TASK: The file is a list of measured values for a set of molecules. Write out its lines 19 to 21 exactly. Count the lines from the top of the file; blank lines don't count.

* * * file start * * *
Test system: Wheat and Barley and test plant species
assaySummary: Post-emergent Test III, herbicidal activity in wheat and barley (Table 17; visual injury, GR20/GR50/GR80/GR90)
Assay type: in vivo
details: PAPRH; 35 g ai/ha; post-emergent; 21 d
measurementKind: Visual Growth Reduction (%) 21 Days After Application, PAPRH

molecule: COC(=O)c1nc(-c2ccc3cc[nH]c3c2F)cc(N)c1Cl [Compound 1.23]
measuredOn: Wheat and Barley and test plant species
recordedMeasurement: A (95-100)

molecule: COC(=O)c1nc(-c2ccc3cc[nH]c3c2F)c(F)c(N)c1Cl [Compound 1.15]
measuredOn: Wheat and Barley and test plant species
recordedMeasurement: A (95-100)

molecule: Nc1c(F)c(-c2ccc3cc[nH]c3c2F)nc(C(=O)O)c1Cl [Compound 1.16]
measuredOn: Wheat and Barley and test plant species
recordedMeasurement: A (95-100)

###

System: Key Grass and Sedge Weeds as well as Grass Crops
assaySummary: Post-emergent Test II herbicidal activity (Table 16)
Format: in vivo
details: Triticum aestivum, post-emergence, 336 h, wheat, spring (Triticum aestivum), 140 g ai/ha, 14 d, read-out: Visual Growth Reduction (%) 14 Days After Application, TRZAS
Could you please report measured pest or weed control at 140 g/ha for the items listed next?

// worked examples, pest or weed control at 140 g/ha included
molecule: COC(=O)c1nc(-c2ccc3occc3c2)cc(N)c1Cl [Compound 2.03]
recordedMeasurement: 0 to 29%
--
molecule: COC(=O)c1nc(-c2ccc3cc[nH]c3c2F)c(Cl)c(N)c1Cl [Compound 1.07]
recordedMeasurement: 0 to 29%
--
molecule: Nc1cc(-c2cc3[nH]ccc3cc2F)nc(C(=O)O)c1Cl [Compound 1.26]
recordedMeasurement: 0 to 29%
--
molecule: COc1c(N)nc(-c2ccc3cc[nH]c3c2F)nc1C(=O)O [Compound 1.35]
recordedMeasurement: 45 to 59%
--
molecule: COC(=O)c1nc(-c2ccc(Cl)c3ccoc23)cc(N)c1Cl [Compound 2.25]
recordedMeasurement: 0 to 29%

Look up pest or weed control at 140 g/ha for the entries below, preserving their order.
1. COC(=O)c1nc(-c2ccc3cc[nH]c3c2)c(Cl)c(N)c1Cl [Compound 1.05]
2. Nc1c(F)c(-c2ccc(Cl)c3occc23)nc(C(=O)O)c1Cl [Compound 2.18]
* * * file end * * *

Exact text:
details: Triticum aestivum, post-emergence, 336 h, wheat, spring (Triticum aestivum), 140 g ai/ha, 14 d, read-out: Visual Growth Reduction (%) 14 Days After Application, TRZAS
Could you please report measured pest or weed control at 140 g/ha for the items listed next?

// worked examples, pest or weed control at 140 g/ha included